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Jumbo Rate Hikes & Market Response

U.S. stocks closed higher on Friday, 9th September 2022, snapping a 3-week losing streak. 

Investors took the opportunity to start buying from Wednesday, when the market failed to go lower and looked oversold. Sellers got squeezed out of their positions and backed away. 

There was almost a sense of FOMO (fear of missing out) that pushed the stocks higher over the next 3 days.  

It looked like it started from the bond markets when yields started to reverse from the highs.  

The dollar also gave back some of its recent gains and the stock market took its cue from there. 

This was all happening while the BOE and ECB raised rates by 75 basis points. The swap market is now pricing a 75 basis point hike from the Fed. 

The Dow finished the holiday-shortened week up 2.8%, while the S&P 500 Index rose 3.6% and the Nasdaq shot up 4.2%.  

The 10-year U.S. Treasury added 12 basis points during the week to end with a yield of 3.31%. 

Here are the closing levels on Friday, 9th September 2022:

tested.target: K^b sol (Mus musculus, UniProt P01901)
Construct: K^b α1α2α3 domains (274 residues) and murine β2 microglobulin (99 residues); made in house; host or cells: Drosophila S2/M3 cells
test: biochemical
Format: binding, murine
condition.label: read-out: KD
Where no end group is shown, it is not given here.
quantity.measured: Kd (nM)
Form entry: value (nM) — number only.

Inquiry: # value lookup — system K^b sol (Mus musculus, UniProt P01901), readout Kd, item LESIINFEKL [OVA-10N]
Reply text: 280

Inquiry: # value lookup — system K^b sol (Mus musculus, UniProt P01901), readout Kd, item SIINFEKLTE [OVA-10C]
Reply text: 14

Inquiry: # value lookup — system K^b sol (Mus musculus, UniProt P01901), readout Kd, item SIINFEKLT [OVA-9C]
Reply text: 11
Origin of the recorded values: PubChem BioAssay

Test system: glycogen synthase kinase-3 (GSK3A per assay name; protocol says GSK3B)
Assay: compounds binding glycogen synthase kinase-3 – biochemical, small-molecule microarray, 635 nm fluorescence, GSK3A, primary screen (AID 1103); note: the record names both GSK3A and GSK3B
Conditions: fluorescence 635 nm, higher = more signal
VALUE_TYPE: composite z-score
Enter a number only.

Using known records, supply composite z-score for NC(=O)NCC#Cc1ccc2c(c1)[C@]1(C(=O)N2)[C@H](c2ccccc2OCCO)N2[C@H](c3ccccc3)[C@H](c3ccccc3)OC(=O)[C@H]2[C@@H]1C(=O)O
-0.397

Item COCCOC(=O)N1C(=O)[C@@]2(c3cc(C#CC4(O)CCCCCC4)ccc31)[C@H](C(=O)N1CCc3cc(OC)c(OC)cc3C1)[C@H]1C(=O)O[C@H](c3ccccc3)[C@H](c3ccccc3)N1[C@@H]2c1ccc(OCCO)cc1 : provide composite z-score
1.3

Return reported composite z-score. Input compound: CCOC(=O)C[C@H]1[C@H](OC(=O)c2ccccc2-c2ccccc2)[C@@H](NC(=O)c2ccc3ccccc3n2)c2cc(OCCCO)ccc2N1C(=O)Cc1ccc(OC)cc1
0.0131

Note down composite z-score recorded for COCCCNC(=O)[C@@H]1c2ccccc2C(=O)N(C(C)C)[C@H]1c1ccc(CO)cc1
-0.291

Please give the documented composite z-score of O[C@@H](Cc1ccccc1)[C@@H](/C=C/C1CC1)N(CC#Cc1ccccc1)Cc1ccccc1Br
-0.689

Last Change %Change 
Dow Jones 32,151.71 +377.19. +1.19% 
S&P 500 4,067.36. +61.18. +1.53% 
Nasdaq Comp 12,112.31. +250.18. +2.11% 
US 10Y 3.31%   
VIX 22.79 -0.82 -3.47% 

It looks like the bulls just don’t get the picture. They are literally fighting the Fed. 

The belief is that higher interest rates will not stop the economy from growing stronger. 

Recession is far from their minds. 

While they may be right at some point, it may be too early to claim victory. 

With so many headwinds, a Fed that wants to drain liquidity, and central banks like BOE and ECB making jumbo rate hikes, they could be setting themselves up for disaster. 

The Fed is not going to be happy with the market response as this is working against their objective of cooling down the economy to bring inflation down. 

If the markets don’t go down, the Fed may force them to go down. 

Like I said before, the only way for the Fed to back away is for inflation to come down to the 2% target of the Fed.  

I don’t think we are close to there yet. 

While the technical picture is looking positive for stocks, and it is possible for it to go higher, it would be risky to go all in at this point.

Source: CBOE, Bloomberg

This commentary is written by James Gomes 
James has been in the finance industry for over 30 years and most recently worked for a large U.S. bank for more than 20 years. 

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